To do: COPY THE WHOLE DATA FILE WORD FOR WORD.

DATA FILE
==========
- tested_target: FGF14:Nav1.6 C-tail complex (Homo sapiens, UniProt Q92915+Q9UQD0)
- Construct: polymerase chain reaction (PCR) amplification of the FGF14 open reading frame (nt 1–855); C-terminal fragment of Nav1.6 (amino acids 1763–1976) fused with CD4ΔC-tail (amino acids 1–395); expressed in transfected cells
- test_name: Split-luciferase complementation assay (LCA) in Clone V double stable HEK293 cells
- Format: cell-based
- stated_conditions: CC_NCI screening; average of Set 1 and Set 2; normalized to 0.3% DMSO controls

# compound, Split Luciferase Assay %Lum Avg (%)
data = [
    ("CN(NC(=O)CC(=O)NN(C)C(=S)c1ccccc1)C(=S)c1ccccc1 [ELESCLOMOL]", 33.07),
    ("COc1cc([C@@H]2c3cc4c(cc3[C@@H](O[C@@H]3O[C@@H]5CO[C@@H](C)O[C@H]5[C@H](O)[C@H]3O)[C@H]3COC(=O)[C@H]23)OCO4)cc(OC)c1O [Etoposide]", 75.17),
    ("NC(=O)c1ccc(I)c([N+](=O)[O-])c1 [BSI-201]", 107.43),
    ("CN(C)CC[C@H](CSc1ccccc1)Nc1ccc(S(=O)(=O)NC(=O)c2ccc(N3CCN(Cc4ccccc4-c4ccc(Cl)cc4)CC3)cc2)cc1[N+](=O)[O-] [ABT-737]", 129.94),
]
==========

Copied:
- tested_target: FGF14:Nav1.6 C-tail complex (Homo sapiens, UniProt Q92915+Q9UQD0)
- Construct: polymerase chain reaction (PCR) amplification of the FGF14 open reading frame (nt 1–855); C-terminal fragment of Nav1.6 (amino acids 1763–1976) fused with CD4ΔC-tail (amino acids 1–395); expressed in transfected cells
- test_name: Split-luciferase complementation assay (LCA) in Clone V double stable HEK293 cells
- Format: cell-based
- stated_conditions: CC_NCI screening; average of Set 1 and Set 2; normalized to 0.3% DMSO controls

# compound, Split Luciferase Assay %Lum Avg (%)
data = [
    ("CN(NC(=O)CC(=O)NN(C)C(=S)c1ccccc1)C(=S)c1ccccc1 [ELESCLOMOL]", 33.07),
    ("COc1cc([C@@H]2c3cc4c(cc3[C@@H](O[C@@H]3O[C@@H]5CO[C@@H](C)O[C@H]5[C@H](O)[C@H]3O)[C@H]3COC(=O)[C@H]23)OCO4)cc(OC)c1O [Etoposide]", 75.17),
    ("NC(=O)c1ccc(I)c([N+](=O)[O-])c1 [BSI-201]", 107.43),
    ("CN(C)CC[C@H](CSc1ccccc1)Nc1ccc(S(=O)(=O)NC(=O)c2ccc(N3CCN(Cc4ccccc4-c4ccc(Cl)cc4)CC3)cc2)cc1[N+](=O)[O-] [ABT-737]", 129.94),
]